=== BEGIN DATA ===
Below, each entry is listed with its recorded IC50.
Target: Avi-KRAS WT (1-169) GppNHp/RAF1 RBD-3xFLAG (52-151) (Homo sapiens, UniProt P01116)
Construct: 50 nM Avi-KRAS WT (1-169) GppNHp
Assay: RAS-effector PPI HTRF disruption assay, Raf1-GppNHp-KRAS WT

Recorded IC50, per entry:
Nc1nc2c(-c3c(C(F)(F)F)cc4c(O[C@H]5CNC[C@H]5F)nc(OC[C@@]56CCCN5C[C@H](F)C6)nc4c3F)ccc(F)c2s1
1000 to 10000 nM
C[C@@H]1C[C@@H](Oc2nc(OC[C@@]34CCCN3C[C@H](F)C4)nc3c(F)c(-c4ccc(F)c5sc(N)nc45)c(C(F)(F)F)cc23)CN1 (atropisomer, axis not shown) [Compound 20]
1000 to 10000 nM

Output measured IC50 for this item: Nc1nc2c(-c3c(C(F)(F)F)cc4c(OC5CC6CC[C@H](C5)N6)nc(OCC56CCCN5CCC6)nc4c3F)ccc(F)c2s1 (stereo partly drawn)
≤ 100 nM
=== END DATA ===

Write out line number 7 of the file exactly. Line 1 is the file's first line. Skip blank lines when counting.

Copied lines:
1000 to 10000 nM